This can be a big factor in deciding which game engine to use.
Unity’s “Personal Edition” of Unity 3D is a free, full featured engine. The professional edition, Unity Pro is $1500 per major release or $75/month. If you have Unity Pro, you get features such as a customizable splash screen, beta access, unlimited revenue and funding, Unity Analytics Pro, source code access, and much more. If your game makes above a hundred grand in annual gross revenue, you must purchase Unity Pro.
Unreal Engine 4 was previously $19 a month, but as of March 2015 Unreal has been and will be free, and you get the C++ source code. Once your game ships, you pay Epic Games 5% of your quarterly gross revenue per product after your make your first three grand.
Both engines have a very active communities, with discussion forums and answers hubs, as well as great documentation, tutorials, and wikis.
Unreal’s documentation is stellar, very well written with great explanations and screenshots. While Unity’s docs are also great, they have some room to improve.
Unity has an amazing number of video tutorials on learn.unity3d.com. They have hundreds of professional tuts uploaded so far, for beginners and advanced users, covering every aspect of the game creation process. Both engines occasionally host live seminar style training sessions (Unity more often than Unreal).
Unreal Engine: Windows PC, Mac OS X, iOS, Android, VR, Linux, SteamOS, HTML5, Xbox One, and PS4.
Unity 3D: Windows PC, Mac OS X, Linux, Web Player, WebGL, VR(including Hololens), SteamOS, iOS, Android, Windows Phone 8, Tizen, Android TV and Samsung SMART TV, as well as Xbox One & 360, PS4, Playstation Vita, and Wii U. It seems Unity is the winner in this area.
With the release of Unity 5 came many new features that enabled developers to make beautiful, next-gen AAA games. But it seems Unreal is one step ahead in nearly every area of graphics: terrain, particles, post processing effects, shadows & lighting, and shaders all look amazing in Unreal Engine 4.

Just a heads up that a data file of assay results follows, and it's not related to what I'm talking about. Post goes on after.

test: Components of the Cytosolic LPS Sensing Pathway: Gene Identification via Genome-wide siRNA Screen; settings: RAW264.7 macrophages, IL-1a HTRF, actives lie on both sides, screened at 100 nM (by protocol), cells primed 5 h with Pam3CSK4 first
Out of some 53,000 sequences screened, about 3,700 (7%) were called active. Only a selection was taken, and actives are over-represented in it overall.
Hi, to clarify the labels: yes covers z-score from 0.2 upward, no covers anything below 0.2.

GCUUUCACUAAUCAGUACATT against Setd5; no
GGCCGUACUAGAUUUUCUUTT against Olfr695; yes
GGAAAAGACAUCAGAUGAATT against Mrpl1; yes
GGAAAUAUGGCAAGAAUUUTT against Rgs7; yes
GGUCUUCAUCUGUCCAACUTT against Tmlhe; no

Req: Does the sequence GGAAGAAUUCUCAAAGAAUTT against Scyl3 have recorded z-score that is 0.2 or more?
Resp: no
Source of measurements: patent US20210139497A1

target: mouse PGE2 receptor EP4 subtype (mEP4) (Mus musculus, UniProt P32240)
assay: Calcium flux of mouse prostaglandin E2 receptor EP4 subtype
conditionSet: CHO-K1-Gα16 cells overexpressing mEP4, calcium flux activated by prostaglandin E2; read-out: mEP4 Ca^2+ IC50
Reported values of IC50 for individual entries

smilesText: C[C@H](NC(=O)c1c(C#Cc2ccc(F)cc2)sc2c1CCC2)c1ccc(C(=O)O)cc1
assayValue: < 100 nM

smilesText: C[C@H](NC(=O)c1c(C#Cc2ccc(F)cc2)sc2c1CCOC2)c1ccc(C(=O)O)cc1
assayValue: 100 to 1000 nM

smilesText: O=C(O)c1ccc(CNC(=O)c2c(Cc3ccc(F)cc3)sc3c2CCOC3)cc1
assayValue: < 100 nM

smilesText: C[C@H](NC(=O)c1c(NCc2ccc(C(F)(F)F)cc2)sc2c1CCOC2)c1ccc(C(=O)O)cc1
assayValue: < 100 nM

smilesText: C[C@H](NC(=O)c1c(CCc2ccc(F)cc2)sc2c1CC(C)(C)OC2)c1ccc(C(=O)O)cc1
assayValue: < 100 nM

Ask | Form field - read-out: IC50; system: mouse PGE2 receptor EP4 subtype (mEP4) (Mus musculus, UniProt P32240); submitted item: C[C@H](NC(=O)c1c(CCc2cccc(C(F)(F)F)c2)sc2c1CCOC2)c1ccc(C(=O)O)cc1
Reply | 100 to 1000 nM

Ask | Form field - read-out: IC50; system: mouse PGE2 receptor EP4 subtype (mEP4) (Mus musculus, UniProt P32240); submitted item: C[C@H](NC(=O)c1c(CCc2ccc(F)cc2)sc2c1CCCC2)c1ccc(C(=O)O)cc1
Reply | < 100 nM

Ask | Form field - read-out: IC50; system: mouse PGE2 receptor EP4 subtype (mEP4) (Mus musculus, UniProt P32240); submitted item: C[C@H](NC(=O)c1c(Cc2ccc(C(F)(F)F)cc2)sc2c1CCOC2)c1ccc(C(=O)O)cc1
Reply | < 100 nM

Ease of Use
Unity has always been known for their easy to use interface where beginners can jump right in and start making games. Though Unreal Engine 4 was a major improvement, they still take second place behind Unity in the area of user experience.
Both interfaces are very similar, with toolbars and settings within resizable & movable windows. Unreal’s UI is still quite bloated and complex. Everything takes longer and is more complicated than it should be. Assets take a long time to import and save, and simple tasks require extra, unnecessary steps. Unity 3D is fast, and the interface is quick and responsive. It’s so light that it can run on Windows XP (SP2), while UE4 requires at least Windows 7 64-bit. Though the final product can look nicer in Unreal than in Unity, getting there takes longer and much more effort, especially for beginners.
Unity Tech offers many amazing services such as Unity Ads, Everyplay (for recording & sharing mobile gameplay), Unity Multiplayer, Analytics, Cloud Build, Performance Reporting, Premium Support, and more.
Epic Games does not have so many services, but they have created a five million dollardevelopment fund to “provide financial grants to innovative projects built in and around Unreal Engine 4”.
Both Unreal and Unity have great places where you can buy and sell game assets.
The Unity Asset Store has over fifteen thousand assets and 1.5 million users. Most of the assets are very affordable.
The Unreal Marketplace is much newer than Unity’s asset store, and therefore much smaller. The assets are also generally more expensive. However, they all seem to be very high quality.
If you are selling assets, note that both stores split the profit 70/30.
Both engines are fantastic game creation tools, and similar in so many ways. But perhaps their best quality is that they are free! So you can download them both, try them out, and let me know what you think in the comments below!
Beware! Unreal Engine is not good at 2D games! If you are making a 2D game, use Unity!